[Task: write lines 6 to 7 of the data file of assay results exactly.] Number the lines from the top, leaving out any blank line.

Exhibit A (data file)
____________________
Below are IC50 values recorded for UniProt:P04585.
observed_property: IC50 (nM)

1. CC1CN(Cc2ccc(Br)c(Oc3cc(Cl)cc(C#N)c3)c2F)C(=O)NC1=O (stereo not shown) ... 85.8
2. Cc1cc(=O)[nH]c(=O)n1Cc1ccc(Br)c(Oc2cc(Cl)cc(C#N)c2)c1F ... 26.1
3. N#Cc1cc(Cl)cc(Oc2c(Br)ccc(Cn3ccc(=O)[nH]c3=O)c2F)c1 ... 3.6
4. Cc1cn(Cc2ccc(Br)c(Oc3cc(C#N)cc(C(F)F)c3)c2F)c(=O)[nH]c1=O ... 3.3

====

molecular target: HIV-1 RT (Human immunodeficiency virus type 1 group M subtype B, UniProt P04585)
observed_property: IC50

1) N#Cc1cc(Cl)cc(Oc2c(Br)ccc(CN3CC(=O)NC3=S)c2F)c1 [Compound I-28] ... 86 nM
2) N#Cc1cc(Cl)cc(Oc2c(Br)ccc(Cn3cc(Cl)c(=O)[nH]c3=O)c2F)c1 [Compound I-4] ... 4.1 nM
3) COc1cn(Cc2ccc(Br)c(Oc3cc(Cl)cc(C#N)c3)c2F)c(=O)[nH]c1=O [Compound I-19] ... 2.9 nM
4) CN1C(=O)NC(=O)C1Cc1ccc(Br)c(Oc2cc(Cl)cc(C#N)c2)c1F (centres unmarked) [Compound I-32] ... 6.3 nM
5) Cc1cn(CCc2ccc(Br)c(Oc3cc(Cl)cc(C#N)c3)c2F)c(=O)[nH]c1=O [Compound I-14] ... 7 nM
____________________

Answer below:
4. Cc1cn(Cc2ccc(Br)c(Oc3cc(C#N)cc(C(F)F)c3)c2F)c(=O)[nH]c1=O ... 3.3

====